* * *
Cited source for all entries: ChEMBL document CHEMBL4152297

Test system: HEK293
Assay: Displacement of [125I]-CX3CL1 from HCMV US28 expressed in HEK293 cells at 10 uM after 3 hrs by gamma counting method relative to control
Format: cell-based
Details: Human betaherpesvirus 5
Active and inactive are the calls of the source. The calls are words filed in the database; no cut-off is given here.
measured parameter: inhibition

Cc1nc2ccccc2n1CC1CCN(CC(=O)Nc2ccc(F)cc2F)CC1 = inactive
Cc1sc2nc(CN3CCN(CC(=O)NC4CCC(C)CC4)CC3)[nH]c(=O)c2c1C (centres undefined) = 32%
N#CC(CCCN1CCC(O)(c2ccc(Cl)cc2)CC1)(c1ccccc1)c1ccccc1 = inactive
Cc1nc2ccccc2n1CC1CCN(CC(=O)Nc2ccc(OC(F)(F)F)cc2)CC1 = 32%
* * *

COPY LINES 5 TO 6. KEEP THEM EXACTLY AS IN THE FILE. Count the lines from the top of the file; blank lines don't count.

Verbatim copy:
Details: Human betaherpesvirus 5
Active and inactive are the calls of the source. The calls are words filed in the database; no cut-off is given here.